The famed 7th Cavalry were not the elite of the army. The minimum recruiting age was 21, but many recruits were much younger – presumably either they lied about their age or a blind eye was turned. The amount of time spent on horseback brought about damage to the troopers’ spines which must have been permanently agonizing. Skulls found at the scene of the fighting had bad teeth, presumably from army diet. Life in the 7th Cavalry, stationed in remote forts must have been dreadful. There is no record, as far as I know, of the names of the troopers who rode with and died with Custer. The only positive identification from the battlefield was made by reference to the dimensions of a skull, an image of which was superimposed upon a photograph of a renowned scout, Mitch Bouyer. Bouyer was the son of a French Canadian man and a Santee Lakota woman, and was one of the most expert scouts ever to work for the cavalry. To my mind even Custer himself was not definitely identified, although the spot where he is supposed to have been found is marked.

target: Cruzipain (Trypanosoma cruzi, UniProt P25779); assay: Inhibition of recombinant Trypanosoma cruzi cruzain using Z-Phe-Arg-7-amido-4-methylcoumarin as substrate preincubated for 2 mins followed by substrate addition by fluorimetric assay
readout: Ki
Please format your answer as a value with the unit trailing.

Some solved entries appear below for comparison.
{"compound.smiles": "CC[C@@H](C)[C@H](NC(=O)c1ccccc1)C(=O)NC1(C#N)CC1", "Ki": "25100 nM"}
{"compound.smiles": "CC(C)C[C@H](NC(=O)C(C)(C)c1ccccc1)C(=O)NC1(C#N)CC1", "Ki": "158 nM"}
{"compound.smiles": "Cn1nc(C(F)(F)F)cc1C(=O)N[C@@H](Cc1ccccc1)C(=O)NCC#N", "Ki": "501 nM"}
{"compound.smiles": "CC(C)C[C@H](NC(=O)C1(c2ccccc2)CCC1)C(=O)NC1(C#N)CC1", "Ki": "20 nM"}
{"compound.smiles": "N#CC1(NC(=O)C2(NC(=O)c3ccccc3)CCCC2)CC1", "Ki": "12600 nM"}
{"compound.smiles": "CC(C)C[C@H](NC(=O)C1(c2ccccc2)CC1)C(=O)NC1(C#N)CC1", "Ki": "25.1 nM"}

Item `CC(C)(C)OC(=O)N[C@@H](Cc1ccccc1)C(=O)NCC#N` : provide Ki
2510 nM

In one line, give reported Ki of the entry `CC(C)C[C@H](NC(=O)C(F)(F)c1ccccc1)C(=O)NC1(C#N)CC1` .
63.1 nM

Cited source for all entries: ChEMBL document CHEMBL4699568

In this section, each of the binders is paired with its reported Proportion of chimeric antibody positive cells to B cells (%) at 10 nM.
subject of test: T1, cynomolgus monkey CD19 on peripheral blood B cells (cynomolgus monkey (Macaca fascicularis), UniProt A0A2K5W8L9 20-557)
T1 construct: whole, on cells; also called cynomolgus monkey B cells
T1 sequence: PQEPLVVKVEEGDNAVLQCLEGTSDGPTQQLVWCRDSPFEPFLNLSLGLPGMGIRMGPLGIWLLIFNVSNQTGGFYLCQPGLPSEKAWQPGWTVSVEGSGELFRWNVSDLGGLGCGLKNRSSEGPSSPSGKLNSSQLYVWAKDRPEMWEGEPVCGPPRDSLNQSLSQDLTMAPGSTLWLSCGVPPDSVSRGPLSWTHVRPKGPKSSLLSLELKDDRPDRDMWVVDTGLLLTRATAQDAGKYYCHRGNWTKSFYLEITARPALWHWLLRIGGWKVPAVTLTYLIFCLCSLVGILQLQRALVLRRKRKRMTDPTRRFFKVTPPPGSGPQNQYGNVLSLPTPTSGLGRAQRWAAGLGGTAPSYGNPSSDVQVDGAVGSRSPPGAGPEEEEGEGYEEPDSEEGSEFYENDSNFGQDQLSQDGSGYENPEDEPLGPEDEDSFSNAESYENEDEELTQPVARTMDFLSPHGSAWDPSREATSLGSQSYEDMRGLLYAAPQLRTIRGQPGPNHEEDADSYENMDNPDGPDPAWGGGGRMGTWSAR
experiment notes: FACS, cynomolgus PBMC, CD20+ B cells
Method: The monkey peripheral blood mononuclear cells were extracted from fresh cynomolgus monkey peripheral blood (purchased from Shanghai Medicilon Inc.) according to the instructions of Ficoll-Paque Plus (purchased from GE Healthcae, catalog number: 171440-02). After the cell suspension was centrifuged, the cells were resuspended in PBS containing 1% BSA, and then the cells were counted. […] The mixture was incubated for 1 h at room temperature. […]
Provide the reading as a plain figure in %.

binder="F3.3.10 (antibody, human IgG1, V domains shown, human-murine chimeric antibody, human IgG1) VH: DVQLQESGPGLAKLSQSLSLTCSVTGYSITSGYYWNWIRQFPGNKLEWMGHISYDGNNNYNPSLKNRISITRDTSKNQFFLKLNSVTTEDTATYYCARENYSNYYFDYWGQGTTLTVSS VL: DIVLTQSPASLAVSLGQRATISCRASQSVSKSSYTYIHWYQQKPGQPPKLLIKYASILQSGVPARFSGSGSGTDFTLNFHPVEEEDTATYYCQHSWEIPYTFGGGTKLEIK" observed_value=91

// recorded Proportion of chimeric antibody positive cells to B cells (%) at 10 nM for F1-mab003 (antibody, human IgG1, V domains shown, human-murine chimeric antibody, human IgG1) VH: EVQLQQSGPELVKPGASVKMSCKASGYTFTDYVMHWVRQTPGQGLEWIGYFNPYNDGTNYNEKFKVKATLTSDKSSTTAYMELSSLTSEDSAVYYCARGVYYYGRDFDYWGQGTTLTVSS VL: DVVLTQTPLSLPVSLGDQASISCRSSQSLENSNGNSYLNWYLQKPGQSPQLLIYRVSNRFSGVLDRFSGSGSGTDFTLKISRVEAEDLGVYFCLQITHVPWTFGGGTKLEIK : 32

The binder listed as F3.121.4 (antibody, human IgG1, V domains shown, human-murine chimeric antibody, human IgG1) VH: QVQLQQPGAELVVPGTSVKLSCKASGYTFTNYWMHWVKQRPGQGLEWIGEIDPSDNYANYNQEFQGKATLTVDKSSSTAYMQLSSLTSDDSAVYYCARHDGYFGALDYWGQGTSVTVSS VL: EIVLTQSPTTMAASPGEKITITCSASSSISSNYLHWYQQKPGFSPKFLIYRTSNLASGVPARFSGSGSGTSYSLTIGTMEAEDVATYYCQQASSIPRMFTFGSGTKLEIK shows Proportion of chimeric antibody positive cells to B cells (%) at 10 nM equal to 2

Having poked a stick into a hornets’ nest, Custer’s contingent of cavalry had taken up the best defensive positions it could on three linked rises. Initially the dismounted troopers on each position formed skirmish lines, each man a few metres away from the next, and fired down with their standard single-shot rifles. These rifles would have had the advantage at first, having a greater range than the arms carried by their enemies. The attackers were not armed with bows and tomahawks but with a variety of repeating firearms, which meant that when they got within range, by moving from cover to cover while the troopers were reloading, they had vastly superior firepower. The skirmish lines broke and the herding instinct took over – the troopers huddled together, becoming in fact an easier target, and only a handful could have made it to the next piece of high ground as theirs was overrun. Eventually a number of troopers ran from the last position towards a ravine, either as a diversionary tactic or in a panic retreat. The last high spot having been over-run, these fleeing soldiers were cut down before they reached the ravine. It was there that Mitch Bouyer’s remains were found.